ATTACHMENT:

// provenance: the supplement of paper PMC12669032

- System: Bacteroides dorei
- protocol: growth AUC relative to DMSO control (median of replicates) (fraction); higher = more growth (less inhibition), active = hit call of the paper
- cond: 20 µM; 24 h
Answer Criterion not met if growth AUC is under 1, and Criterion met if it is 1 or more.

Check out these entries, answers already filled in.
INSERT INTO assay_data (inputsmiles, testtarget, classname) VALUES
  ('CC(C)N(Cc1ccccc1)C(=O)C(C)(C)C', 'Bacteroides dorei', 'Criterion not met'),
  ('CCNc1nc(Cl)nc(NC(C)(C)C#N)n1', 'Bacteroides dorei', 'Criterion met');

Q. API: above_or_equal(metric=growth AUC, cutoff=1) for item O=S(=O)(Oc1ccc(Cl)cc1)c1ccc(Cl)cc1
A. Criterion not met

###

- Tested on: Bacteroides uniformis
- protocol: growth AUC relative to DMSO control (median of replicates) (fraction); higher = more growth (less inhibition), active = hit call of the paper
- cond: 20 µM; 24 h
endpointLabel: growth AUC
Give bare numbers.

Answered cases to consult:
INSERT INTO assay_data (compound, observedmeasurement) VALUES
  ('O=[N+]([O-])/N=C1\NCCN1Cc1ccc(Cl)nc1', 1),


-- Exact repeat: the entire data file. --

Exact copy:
// provenance: the supplement of paper PMC12669032

- System: Bacteroides dorei
- protocol: growth AUC relative to DMSO control (median of replicates) (fraction); higher = more growth (less inhibition), active = hit call of the paper
- cond: 20 µM; 24 h
Answer Criterion not met if growth AUC is under 1, and Criterion met if it is 1 or more.

Check out these entries, answers already filled in.
INSERT INTO assay_data (inputsmiles, testtarget, classname) VALUES
  ('CC(C)N(Cc1ccccc1)C(=O)C(C)(C)C', 'Bacteroides dorei', 'Criterion not met'),
  ('CCNc1nc(Cl)nc(NC(C)(C)C#N)n1', 'Bacteroides dorei', 'Criterion met');

Q. API: above_or_equal(metric=growth AUC, cutoff=1) for item O=S(=O)(Oc1ccc(Cl)cc1)c1ccc(Cl)cc1
A. Criterion not met

###

- Tested on: Bacteroides uniformis
- protocol: growth AUC relative to DMSO control (median of replicates) (fraction); higher = more growth (less inhibition), active = hit call of the paper
- cond: 20 µM; 24 h
endpointLabel: growth AUC
Give bare numbers.

Answered cases to consult:
INSERT INTO assay_data (compound, observedmeasurement) VALUES
  ('O=[N+]([O-])/N=C1\NCCN1Cc1ccc(Cl)nc1', 1),